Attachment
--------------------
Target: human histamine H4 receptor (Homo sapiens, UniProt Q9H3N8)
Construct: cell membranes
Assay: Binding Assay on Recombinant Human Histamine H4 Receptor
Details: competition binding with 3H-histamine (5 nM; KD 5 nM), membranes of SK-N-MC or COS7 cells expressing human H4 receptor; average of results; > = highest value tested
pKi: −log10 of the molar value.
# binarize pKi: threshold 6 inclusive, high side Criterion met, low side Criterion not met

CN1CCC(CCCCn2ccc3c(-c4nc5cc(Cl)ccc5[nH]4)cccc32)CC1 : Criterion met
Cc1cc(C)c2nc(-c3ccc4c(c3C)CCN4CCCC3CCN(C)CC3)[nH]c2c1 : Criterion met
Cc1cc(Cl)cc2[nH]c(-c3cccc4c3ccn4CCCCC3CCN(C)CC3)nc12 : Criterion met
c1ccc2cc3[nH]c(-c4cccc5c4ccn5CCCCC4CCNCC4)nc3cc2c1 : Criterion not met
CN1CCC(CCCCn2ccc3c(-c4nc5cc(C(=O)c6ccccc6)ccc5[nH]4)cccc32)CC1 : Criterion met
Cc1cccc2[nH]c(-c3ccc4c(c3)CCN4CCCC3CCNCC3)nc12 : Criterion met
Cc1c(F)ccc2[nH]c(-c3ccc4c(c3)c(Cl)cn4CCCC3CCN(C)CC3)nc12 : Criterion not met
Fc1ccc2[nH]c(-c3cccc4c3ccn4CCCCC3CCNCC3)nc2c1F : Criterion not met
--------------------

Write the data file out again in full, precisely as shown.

Target: human histamine H4 receptor (Homo sapiens, UniProt Q9H3N8)
Construct: cell membranes
Assay: Binding Assay on Recombinant Human Histamine H4 Receptor
Details: competition binding with 3H-histamine (5 nM; KD 5 nM), membranes of SK-N-MC or COS7 cells expressing human H4 receptor; average of results; > = highest value tested
pKi: −log10 of the molar value.
# binarize pKi: threshold 6 inclusive, high side Criterion met, low side Criterion not met

CN1CCC(CCCCn2ccc3c(-c4nc5cc(Cl)ccc5[nH]4)cccc32)CC1 : Criterion met
Cc1cc(C)c2nc(-c3ccc4c(c3C)CCN4CCCC3CCN(C)CC3)[nH]c2c1 : Criterion met
Cc1cc(Cl)cc2[nH]c(-c3cccc4c3ccn4CCCCC3CCN(C)CC3)nc12 : Criterion met
c1ccc2cc3[nH]c(-c4cccc5c4ccn5CCCCC4CCNCC4)nc3cc2c1 : Criterion not met
CN1CCC(CCCCn2ccc3c(-c4nc5cc(C(=O)c6ccccc6)ccc5[nH]4)cccc32)CC1 : Criterion met
Cc1cccc2[nH]c(-c3ccc4c(c3)CCN4CCCC3CCNCC3)nc12 : Criterion met
Cc1c(F)ccc2[nH]c(-c3ccc4c(c3)c(Cl)cn4CCCC3CCN(C)CC3)nc12 : Criterion not met
Fc1ccc2[nH]c(-c3cccc4c3ccn4CCCCC3CCNCC3)nc2c1F : Criterion not met